Good thing #1: By thinking of smaller tasks, you'll start figuring out the best sequence or order in which tasks need to be completed. For example, before you reach out to clubs in different cities, you might want to figure out your criteria for picking cities to tour in - cost? friends with a sofa? ability to set up appointments with A&R while in town? anything else? - so that you maximize the return on your investment of time and resources spent touring.
Good thing #2: You will also think of how the different buckets of tasks can relate to and reinforce each other, so that progress on one task propels progress on another. Remember the arrows? Think of each task bucket as an arrow, and about how these arrows can all point in the same direction: forward, toward the achievement of your goals.
Good thing #3: As you think through the task buckets, you'll make connections to contacts and resources you can leverage to make progress on your goals. Some of these resources will be ideas from other spheres of life that you can apply to your music life. Remember, the music business is a business, which means it can be analyzed and navigated using concepts and strategies that work for businesses in general. Inspired by one of my day jobs, I read up on strategy execution and picked up insights that I have applied to strategizing about my music (the idea of "blue ocean songs" that you'll see below was my way of applying an insight from a book by two strategy and management professors called Blue Ocean Strategy: How to Create Uncontested Market Space and Make the Competition Irrelevant).
Here are my task buckets:
Fourth, identify when you intend to get these tasks done. Nothing propels a strategy forward better than a timeline. Timelines provide that sense of structure and accountability - critically important for those of us who pursue our musical life on the margins of day jobs and other responsibilities. Make your timeline ambitious (push yourself) but realistic (i.e. don't say "I'm going to have a #1 hit by tomorrow"). Since I do my strategic planning early in the calendar year for the entire year, I break my timeline into quarters so that every three months I can take stock of my progress. Here is a portion of my timeline:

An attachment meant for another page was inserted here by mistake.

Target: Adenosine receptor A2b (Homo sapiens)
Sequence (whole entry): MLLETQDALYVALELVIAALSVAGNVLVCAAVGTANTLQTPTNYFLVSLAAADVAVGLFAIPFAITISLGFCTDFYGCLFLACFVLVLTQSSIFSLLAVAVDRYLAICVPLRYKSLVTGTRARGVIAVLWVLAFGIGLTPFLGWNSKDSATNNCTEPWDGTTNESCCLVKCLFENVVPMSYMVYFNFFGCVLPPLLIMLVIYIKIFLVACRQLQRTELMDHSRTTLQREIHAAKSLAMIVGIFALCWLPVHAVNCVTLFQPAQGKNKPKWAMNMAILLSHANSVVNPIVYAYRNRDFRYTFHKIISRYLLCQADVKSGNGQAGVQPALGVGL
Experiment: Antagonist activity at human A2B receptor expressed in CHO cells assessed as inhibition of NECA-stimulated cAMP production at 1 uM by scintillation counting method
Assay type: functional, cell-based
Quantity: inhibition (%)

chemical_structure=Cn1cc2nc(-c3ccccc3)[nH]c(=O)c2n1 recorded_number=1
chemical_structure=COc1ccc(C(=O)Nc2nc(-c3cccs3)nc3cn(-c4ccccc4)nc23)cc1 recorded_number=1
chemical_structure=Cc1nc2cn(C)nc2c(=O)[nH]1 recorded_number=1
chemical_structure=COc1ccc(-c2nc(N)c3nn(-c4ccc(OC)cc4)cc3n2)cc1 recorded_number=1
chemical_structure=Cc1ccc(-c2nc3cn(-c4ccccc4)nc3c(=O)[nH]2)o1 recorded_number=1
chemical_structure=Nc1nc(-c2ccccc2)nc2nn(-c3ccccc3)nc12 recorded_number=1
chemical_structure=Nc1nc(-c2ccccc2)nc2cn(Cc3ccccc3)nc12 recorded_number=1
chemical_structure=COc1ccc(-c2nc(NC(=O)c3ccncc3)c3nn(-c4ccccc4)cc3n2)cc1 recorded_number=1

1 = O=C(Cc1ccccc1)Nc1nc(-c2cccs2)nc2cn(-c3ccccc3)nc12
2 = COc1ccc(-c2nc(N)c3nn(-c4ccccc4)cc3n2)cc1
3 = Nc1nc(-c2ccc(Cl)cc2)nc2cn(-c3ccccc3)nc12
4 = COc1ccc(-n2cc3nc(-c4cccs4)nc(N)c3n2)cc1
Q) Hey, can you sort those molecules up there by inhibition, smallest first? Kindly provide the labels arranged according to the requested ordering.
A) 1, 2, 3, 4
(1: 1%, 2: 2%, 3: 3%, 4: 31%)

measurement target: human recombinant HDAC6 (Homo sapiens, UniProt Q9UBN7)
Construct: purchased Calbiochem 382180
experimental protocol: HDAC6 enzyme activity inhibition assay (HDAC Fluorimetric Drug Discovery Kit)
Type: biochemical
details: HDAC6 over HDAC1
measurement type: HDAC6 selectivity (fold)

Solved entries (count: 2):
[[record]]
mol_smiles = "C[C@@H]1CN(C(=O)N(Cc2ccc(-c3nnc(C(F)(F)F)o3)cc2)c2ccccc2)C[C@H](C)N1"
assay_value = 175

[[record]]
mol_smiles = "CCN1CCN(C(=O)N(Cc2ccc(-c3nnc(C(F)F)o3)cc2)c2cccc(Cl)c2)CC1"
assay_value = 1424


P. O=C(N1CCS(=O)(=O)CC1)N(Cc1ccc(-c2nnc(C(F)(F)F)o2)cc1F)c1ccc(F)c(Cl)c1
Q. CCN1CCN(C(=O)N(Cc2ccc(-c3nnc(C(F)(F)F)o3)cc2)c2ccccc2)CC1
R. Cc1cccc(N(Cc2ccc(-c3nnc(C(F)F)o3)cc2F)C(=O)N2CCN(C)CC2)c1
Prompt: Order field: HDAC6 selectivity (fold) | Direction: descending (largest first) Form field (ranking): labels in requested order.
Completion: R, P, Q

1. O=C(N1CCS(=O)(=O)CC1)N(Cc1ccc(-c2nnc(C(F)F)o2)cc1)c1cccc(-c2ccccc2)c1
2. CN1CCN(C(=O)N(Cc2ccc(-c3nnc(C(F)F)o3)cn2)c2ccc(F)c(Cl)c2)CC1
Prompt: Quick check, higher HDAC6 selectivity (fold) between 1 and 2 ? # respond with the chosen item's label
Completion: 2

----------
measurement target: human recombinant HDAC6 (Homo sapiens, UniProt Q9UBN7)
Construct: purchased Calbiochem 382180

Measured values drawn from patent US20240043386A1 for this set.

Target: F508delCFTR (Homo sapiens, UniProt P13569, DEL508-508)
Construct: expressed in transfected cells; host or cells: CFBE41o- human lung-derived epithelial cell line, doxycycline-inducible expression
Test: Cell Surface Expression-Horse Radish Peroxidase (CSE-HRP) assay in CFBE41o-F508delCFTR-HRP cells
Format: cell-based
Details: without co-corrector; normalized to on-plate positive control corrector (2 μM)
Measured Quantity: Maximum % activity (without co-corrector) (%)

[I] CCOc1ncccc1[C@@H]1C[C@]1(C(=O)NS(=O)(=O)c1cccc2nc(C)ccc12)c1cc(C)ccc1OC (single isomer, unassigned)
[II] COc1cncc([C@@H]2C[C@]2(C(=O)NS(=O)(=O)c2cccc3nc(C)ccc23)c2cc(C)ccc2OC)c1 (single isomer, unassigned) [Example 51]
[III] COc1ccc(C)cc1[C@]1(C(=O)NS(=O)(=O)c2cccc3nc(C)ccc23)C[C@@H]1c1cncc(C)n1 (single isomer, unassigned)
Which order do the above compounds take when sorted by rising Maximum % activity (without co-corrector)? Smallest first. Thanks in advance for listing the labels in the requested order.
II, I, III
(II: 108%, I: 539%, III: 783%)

Fifth, identify the challenges you will face in completing these tasks, and decide how you will handle these challenges. You do not have to wait until you face a challenge to figure out what you can do to mitigate it. Spend some time anticipating where you might run into roadblocks (self-imposed, or imposed by others), and think about how you will cope. One advantage of doing this is you can think about what compromises you will make - and which ones you won't - on your musical path. Also, thinking in advance about anticipated challenges is a good way to make sure your expectations are realistic. Here are a few of the ones I identified for myself right now:
What's the payoff?
The immediate payoff is one that no one can take away from you: you are the CEO of your musical life, and having a strategy for that life written down can help you translate your musical dreams into something tangible - and manageable - that you can hold yourself accountable to pursuing. If six months pass and you have not done some of the items in your strategy, you have a basis for figuring out why (strategy too ambitious? unanticipated roadblocks? misplaced effort on your part? fear you did not realize you had?) and for revising your strategy to take into account and respond to this new information.
The short, medium and long-term payoff is that purposeful action produces results. The results may not be as bold as what you wish for, or what you anticipated, and might occur much later than you hoped for, but results will happen. So align your arrows, and here's hoping you enjoy much success!
Information on downloadable template
I created my strategy document in an older version I purchased of Microsoft PowerPoint (MS PPT) 2007. The template is in .pptx format as it uses MS PPT's SmartArt graphics. If you do not have PPT 2007 or later PPT versions, Microsoft has an online version that you can use for free, provided you create a Microsoft account. Or you can use other software like Prezi, or just write it out by hand - what is important is the thinking you put into preparing your strategy. Good luck, and much success!